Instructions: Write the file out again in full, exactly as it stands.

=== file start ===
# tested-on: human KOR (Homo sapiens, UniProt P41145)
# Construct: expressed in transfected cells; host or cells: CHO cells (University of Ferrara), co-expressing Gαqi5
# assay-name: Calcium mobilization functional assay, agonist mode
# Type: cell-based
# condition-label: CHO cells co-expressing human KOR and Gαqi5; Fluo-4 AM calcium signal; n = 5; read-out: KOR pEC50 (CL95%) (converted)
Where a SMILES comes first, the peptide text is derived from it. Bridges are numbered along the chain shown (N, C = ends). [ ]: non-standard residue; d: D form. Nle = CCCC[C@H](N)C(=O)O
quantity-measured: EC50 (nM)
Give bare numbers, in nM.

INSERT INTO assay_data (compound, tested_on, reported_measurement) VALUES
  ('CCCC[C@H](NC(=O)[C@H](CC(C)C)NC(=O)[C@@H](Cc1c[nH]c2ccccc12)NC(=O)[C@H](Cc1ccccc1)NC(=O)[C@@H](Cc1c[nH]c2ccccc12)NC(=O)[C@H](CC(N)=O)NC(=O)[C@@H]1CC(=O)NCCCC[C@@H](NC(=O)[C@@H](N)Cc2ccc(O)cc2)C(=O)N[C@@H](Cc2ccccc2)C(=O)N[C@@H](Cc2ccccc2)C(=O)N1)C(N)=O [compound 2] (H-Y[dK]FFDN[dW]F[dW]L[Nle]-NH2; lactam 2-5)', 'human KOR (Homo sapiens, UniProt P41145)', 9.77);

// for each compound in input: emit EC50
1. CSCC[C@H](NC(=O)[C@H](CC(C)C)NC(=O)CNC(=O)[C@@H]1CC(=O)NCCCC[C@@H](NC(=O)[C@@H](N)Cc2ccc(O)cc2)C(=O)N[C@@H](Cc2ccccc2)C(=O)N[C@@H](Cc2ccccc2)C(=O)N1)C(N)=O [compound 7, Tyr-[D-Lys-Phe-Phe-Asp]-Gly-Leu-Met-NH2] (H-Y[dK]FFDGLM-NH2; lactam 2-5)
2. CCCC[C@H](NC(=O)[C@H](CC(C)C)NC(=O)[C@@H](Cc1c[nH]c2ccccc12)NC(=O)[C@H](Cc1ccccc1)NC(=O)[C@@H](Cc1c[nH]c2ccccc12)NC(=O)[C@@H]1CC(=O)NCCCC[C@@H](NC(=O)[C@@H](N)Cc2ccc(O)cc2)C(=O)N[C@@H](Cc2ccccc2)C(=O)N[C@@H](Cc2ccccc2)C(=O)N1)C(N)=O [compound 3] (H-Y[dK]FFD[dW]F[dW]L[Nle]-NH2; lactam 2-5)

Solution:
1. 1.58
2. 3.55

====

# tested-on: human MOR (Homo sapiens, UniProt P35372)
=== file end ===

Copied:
# tested-on: human KOR (Homo sapiens, UniProt P41145)
# Construct: expressed in transfected cells; host or cells: CHO cells (University of Ferrara), co-expressing Gαqi5
# assay-name: Calcium mobilization functional assay, agonist mode
# Type: cell-based
# condition-label: CHO cells co-expressing human KOR and Gαqi5; Fluo-4 AM calcium signal; n = 5; read-out: KOR pEC50 (CL95%) (converted)
Where a SMILES comes first, the peptide text is derived from it. Bridges are numbered along the chain shown (N, C = ends). [ ]: non-standard residue; d: D form. Nle = CCCC[C@H](N)C(=O)O
quantity-measured: EC50 (nM)
Give bare numbers, in nM.

INSERT INTO assay_data (compound, tested_on, reported_measurement) VALUES
  ('CCCC[C@H](NC(=O)[C@H](CC(C)C)NC(=O)[C@@H](Cc1c[nH]c2ccccc12)NC(=O)[C@H](Cc1ccccc1)NC(=O)[C@@H](Cc1c[nH]c2ccccc12)NC(=O)[C@H](CC(N)=O)NC(=O)[C@@H]1CC(=O)NCCCC[C@@H](NC(=O)[C@@H](N)Cc2ccc(O)cc2)C(=O)N[C@@H](Cc2ccccc2)C(=O)N[C@@H](Cc2ccccc2)C(=O)N1)C(N)=O [compound 2] (H-Y[dK]FFDN[dW]F[dW]L[Nle]-NH2; lactam 2-5)', 'human KOR (Homo sapiens, UniProt P41145)', 9.77);

// for each compound in input: emit EC50
1. CSCC[C@H](NC(=O)[C@H](CC(C)C)NC(=O)CNC(=O)[C@@H]1CC(=O)NCCCC[C@@H](NC(=O)[C@@H](N)Cc2ccc(O)cc2)C(=O)N[C@@H](Cc2ccccc2)C(=O)N[C@@H](Cc2ccccc2)C(=O)N1)C(N)=O [compound 7, Tyr-[D-Lys-Phe-Phe-Asp]-Gly-Leu-Met-NH2] (H-Y[dK]FFDGLM-NH2; lactam 2-5)
2. CCCC[C@H](NC(=O)[C@H](CC(C)C)NC(=O)[C@@H](Cc1c[nH]c2ccccc12)NC(=O)[C@H](Cc1ccccc1)NC(=O)[C@@H](Cc1c[nH]c2ccccc12)NC(=O)[C@@H]1CC(=O)NCCCC[C@@H](NC(=O)[C@@H](N)Cc2ccc(O)cc2)C(=O)N[C@@H](Cc2ccccc2)C(=O)N[C@@H](Cc2ccccc2)C(=O)N1)C(N)=O [compound 3] (H-Y[dK]FFD[dW]F[dW]L[Nle]-NH2; lactam 2-5)

Solution:
1. 1.58
2. 3.55

====

# tested-on: human MOR (Homo sapiens, UniProt P35372)